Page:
Guysborough’s Mulgrave Road Theatre is bringing “a story for all of Nova Scotia” on a tour of the province this May.
The theatre company debuted their production, The West Woods, last year. It ran for three shows and was incredibly popular with local residents, who eventually encouraged director Emmy Alcorn to take it out to a larger audience.
Not all of the theatre’s shows are able to leave Guysborough, but financial support from the government in honour of Canada’s 150th birthday is making it possible to take The West Woods across Nova Scotia.
The idea for the production crystallized when Alcorn saw a photograph of an African-Nova Scotian Guysborough County woman, Charlotte Desmond, standing next to a television host in New York.
“It raised a question in my mind – how did someone from rural Guysborough County in the 1950s end up in New York City with Ed Sullivan?”
Alcorn later found out that Desmond took care of Sullivan’s children, but she was still curious to learn more about racial dynamics in the working world during that time. She then partnered with playwright Tara Reddick to turn questions into answers.
“I asked her what she thought of the idea of writing a play that thought about all the women in Guysborough County – all the black women – who had to travel to Antigonish on a daily basis … to clean the homes of the white families,” Alcorn says. “It was Tara’s idea to set the play in 1968 because that was … sort of when the switch was happening for some of the women, just deciding to not be in service.”
Reddick says the period in which the play takes place was an exciting era for African-Nova Scotians.
“I chose that time basically because it was a vibrant time for black people,” says Reddick. “I feel like there was an energy in the world that even made its way to the West Woods, based on the community of Upper Big Tracadie, which is where my roots are from.”
Reddick based the characters loosely on her family.
“My grandmother worked in the homes of white women, my mother did – I’m the first not to,” she says, crediting her youth spent in the company of older adults for providing her with plenty of background knowledge she used writing the play.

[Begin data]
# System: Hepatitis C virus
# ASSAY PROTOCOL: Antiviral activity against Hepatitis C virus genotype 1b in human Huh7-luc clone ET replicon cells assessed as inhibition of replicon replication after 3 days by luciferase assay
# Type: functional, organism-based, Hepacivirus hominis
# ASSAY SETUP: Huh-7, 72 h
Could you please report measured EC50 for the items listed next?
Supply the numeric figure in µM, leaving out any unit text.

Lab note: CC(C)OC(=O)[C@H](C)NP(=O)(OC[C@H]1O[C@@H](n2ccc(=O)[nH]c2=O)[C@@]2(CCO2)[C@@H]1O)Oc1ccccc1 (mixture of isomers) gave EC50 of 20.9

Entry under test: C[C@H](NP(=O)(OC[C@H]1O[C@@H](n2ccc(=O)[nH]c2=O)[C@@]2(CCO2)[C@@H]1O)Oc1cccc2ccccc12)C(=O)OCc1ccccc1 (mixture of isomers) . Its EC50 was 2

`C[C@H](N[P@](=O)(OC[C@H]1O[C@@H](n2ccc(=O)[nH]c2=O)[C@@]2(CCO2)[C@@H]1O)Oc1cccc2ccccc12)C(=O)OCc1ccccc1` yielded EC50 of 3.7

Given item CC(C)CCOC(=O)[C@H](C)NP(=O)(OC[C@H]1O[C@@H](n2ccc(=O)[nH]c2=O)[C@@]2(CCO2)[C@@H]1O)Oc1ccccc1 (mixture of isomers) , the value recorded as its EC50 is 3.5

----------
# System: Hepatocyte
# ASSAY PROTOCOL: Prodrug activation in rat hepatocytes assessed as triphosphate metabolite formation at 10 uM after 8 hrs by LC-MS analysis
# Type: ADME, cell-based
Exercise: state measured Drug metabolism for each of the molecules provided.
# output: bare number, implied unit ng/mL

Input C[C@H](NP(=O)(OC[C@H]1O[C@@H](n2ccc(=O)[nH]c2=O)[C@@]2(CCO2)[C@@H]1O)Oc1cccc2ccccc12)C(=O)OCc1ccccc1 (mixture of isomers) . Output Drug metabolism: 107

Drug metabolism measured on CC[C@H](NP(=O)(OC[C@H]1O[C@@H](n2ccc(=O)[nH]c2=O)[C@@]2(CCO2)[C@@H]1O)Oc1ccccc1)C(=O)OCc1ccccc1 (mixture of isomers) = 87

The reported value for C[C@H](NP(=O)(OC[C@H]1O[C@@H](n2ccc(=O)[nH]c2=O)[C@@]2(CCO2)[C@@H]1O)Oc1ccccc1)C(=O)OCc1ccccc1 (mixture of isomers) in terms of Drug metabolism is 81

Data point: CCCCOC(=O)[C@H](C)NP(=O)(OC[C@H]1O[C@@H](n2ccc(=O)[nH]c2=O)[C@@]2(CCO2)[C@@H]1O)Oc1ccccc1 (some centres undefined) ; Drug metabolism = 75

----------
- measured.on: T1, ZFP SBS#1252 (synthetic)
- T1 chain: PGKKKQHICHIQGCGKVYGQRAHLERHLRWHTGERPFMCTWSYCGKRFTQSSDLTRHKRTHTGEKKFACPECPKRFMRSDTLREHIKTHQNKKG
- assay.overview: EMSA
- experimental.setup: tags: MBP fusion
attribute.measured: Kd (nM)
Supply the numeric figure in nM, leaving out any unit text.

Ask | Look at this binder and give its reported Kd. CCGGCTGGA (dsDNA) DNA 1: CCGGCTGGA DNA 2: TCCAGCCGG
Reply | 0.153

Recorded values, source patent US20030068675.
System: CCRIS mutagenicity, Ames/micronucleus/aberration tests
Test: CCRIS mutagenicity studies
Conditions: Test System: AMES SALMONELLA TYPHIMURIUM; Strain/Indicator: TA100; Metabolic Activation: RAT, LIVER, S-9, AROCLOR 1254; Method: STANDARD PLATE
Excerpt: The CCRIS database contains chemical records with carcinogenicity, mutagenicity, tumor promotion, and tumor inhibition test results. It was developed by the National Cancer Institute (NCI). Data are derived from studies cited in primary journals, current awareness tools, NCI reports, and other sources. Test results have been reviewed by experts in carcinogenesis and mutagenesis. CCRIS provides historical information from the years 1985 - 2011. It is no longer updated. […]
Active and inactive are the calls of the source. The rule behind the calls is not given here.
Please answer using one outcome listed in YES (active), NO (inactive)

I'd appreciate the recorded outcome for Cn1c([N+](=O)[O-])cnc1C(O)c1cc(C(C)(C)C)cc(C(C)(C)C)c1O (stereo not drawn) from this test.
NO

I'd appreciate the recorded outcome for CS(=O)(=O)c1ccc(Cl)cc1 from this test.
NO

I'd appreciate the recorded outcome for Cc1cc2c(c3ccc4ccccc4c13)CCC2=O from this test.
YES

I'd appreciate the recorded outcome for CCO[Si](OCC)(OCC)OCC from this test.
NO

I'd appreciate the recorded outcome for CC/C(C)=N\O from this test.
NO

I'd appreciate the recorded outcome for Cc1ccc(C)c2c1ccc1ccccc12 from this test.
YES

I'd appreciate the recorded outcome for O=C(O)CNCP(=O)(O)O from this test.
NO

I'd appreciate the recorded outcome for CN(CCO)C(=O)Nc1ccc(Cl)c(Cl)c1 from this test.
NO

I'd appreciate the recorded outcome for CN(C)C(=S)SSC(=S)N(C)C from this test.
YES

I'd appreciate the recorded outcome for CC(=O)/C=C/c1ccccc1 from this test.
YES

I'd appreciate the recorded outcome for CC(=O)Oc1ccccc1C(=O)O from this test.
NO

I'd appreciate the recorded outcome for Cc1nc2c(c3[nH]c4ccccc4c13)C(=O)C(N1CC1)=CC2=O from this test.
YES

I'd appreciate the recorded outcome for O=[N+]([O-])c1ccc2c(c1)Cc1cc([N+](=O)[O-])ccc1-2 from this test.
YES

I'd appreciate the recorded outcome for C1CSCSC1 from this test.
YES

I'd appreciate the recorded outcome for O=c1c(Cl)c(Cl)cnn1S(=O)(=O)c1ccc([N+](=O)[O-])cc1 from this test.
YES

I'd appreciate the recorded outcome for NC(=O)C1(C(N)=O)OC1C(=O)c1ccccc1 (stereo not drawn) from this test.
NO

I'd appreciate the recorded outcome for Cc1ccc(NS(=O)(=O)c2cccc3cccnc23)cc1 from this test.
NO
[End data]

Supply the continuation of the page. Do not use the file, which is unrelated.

Alcorn stresses the importance of the “inclusive approach” that the Canada 150 funding coordinators have taken in prioritizing diversity when choosing which projects get money.
That same way of thinking is also what gave the play its original success with many members of Guysborough County’s African-Nova Scotian community, who Alcorn says “typically did not come to our theatre.”
“Why would they? We weren’t telling their story.”
Reddick was happy to help.
“I was tired of playing these nondescript roles, of a nurse, a bystander, a customer, this and that, and I wanted to see myself reflected and I wanted to write a story that … people could relate to,” she says.
The plan is to traverse the province — although Alcorn could not confirm where exactly yet — visiting Halifax and rural Nova Scotia.
Alcorn also says that she wants the play to be financially accessible for anyone who wants to attend. “We’re planning on doing what we call ‘pay what you decide’ which is what we did in Guysborough and that was a huge success,” she says.
This method brought huge crowds out to the theatre last May, including a number of high school students, who Alcorn says “loved the story but they were fascinated by the theatrical elements — and had we been charging $25 a ticket, they might not have even got there once, let alone three times.”
Alcorn and Reddick are pleased that the production will be able to be viewed by a much larger audience than originally planned, bringing “the African-Nova Scotian rural experience” to the rest of the province.